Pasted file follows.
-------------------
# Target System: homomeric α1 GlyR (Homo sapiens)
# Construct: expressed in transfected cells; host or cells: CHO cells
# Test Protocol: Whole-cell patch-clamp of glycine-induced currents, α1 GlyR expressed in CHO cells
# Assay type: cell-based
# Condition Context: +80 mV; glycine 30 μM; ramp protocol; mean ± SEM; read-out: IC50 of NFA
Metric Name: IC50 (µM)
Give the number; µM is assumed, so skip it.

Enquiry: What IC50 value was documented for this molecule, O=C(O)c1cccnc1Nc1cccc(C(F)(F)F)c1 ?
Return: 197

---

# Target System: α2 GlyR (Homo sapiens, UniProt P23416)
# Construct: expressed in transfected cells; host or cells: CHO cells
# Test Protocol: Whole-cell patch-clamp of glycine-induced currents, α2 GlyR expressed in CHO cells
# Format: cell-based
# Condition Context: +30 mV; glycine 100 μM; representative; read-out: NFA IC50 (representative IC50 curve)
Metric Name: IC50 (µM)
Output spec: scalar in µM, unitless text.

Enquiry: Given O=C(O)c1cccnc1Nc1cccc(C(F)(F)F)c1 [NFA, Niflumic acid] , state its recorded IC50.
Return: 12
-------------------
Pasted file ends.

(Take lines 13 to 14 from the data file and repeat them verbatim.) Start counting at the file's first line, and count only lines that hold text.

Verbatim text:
# Test Protocol: Whole-cell patch-clamp of glycine-induced currents, α2 GlyR expressed in CHO cells
# Format: cell-based